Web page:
“Our freedom to worship God and obey His Word has come under unprecedented attack. Powerful politicians…have engaged in unchartered abuses of religious liberty, silencing the faithful, banning our voices, and outright attacking our God-given right to declare His goodness.”
This is not a letter from a Chinese house church leader. This is not a statement from a persecuted Iranian Christian.
These are the words of an American worship leader named Sean Feucht. The musician, who is often associated with Burn 24-7 and Bethel Church in California, is disgruntled that due to Covid-19, the state government has issued a temporary ban on indoor singing in places of worship. In response, he has launched a campaign entitled ‘Let us worship’, which involves him touring across American cities and holding worship concerts outdoors.
Speaking to CBN, the worship leader said: “The freedom to worship God is the constitutional right of every American citizen and those who exercise this right should not be unfairly targeted for criticism."
Breaking the law
In Romans 13, Paul says everyone “should be subject” to governing authorities. He writes that “it is necessary to submit to the authorities…as a matter of conscience”. At the same time, most Christians today would agree that there are exceptions to this rule. Clearly there are times when Christians must break their nation’s laws and disobey their rulers. For example, there are nations where it’s illegal to be a Christian, and we understand that in extreme scenarios like that, God’s law supersedes man’s law. I can’t see how a temporary ban on singing in church is reason to disobey the authorities, but clearly Feucht can. And he’s not alone. John MacArthur has also continued to hold church services in breach of local regulations.
Here in the UK, the vast majority of Christians have accepted the government-imposed restrictions on our churches. (David Hathaway and a handful of others were the notable exceptions to that rule). Generally speaking, we Brits understand that all large-scale gatherings (not just churches) present a genuine threat to public health. We’ve accepted – albeit reluctantly – that right now, as a temporary measure, we can’t sing together. Not because the government hates the sound of Christians worshipping and wants to restrict us, but because singing spreads Covid-19. Right now, to engage in singing would harm our neighbours (and ourselves!). And given we are commanded to love our neighbours, we must do all we can to avoid spreading this deadly virus.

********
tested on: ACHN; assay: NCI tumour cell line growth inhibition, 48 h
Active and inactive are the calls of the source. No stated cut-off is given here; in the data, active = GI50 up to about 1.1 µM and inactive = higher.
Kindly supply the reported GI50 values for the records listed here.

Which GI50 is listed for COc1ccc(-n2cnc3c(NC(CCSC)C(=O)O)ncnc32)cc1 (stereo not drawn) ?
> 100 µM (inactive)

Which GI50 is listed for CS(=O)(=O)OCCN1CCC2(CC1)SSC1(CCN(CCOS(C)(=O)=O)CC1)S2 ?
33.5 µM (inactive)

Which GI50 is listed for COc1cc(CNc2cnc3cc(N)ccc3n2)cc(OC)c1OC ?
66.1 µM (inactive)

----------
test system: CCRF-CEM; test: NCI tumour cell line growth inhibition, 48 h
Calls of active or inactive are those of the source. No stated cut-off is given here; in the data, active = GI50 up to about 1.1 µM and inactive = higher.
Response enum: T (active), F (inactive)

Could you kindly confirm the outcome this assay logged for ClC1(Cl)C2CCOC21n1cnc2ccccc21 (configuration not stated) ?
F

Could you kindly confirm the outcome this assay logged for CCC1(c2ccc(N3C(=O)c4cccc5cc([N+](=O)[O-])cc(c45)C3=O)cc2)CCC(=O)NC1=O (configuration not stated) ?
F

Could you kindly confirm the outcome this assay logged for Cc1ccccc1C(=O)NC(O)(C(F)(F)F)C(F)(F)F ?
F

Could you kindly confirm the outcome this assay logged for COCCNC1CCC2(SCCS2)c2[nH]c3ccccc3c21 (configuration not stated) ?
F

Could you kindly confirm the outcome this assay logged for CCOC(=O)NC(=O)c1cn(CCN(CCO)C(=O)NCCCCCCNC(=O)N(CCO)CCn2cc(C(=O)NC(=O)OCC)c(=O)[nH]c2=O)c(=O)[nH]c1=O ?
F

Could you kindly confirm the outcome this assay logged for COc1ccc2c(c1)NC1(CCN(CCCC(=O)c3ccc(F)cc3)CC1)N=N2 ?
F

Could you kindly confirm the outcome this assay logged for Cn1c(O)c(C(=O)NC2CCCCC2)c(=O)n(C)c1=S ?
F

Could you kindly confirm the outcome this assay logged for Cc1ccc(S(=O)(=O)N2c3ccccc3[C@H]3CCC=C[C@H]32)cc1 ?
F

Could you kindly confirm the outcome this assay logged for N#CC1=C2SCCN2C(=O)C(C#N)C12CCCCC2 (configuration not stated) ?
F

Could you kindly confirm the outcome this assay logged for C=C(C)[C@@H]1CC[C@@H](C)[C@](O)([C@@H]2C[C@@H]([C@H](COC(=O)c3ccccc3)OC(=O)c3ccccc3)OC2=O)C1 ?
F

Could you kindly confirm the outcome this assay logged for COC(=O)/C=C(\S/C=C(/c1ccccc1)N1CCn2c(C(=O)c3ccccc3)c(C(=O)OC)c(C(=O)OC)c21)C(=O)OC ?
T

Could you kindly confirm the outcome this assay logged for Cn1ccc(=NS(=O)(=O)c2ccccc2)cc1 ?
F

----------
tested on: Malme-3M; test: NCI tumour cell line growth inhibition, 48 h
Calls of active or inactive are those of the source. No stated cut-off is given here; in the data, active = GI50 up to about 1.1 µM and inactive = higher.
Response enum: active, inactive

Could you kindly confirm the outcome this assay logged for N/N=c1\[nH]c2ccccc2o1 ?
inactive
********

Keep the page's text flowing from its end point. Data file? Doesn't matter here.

Having grown up in the evangelical Church, I’ve often heard the phrase “Worship is about so much more than just singing songs!” It strikes me, that this pandemic has gifted us an opportunity to put that clever-sounding aphorism into practice. It isn’t safe to sing right now, so let’s worship in the myriad other ways that are still available to us. When Feucht says: ‘Let us worship’, my response is: “No one is stopping you".
When I interview American Christians for The Profile, I often ask them: “What blind spots do we have in the UK Church?” It often takes an ‘outsider’ who doesn’t live here to spot the misguided, wrong and sinful attitudes that can become so deeply and easily embedded in our psyche. Well right now, I believe some of American Christianity’s blind spots are being highlighted. The belief that bigger is always better. The belief that without a large scale church service, we cannot worship properly. The belief that the US government can never be trusted and officials are motivated by a desire to clamp down on Christians (the definition of a 'persecution complex'). I might add in Feucht’s case, that the apparent endorsement of Covid-19 conspiracy theories is another concerning feature.
Sean Feucht believes revival is on the way. He’s seeing people give their lives to Christ at his events, and the Holy Spirit is clearly moving. I rejoice with him in all of this. And as a charismatic evangelical myself, I’m missing the large-scale worship gatherings we used to take for granted here in the UK. I can’t wait for our church to return to some kind of normality. I’m desperate to praise God with loud crashing cymbals again. But I won’t break the law to do so. And I will not cry 'persecution' where there is no persecution.
As we’ve seen across the world, there have been serious Covid-19 outbreaks in places where churches have continued to gather (see here and here). When we carry on meeting, even though it could result in the death of our non-Christian neighbours, we have to ask ourselves a very serious question. Has the ‘right’ to gather in person become an idol?
My message to American Christians is this: Your Government is not cracking down on worship services. They are doing all they can to save lives. If saving lives means you can’t sing songs for the next few months, then so be it. Besides, they can take your guitars, but they’ll never take your worship.